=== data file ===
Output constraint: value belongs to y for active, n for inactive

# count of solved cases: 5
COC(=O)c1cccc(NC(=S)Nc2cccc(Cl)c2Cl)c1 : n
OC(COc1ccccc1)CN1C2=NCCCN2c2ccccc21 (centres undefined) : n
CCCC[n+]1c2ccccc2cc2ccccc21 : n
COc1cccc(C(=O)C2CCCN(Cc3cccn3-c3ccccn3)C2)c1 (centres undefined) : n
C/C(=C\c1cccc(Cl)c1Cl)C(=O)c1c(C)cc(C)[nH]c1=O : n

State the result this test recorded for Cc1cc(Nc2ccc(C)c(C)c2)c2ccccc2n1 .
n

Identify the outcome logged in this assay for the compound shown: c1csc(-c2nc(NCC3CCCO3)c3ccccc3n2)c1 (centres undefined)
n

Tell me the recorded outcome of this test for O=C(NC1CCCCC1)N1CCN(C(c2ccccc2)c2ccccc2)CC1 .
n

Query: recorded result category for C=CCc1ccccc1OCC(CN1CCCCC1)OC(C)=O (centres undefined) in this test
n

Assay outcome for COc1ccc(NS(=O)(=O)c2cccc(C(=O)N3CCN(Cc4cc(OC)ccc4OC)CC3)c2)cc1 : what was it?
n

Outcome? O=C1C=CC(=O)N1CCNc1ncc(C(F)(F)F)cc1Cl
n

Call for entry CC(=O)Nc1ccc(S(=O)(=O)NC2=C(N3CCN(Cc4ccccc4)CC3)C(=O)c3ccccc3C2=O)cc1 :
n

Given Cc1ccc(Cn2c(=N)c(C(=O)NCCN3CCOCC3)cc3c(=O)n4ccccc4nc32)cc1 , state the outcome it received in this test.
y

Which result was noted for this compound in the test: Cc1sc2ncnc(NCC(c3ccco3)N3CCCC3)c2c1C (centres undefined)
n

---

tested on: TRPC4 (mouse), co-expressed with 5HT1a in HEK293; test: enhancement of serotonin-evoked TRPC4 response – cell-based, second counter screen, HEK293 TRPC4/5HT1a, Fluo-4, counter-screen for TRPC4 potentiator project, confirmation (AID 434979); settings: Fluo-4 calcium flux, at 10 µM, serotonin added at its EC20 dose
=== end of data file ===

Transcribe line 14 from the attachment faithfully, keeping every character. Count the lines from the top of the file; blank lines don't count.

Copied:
Query: recorded result category for C=CCc1ccccc1OCC(CN1CCCCC1)OC(C)=O (centres undefined) in this test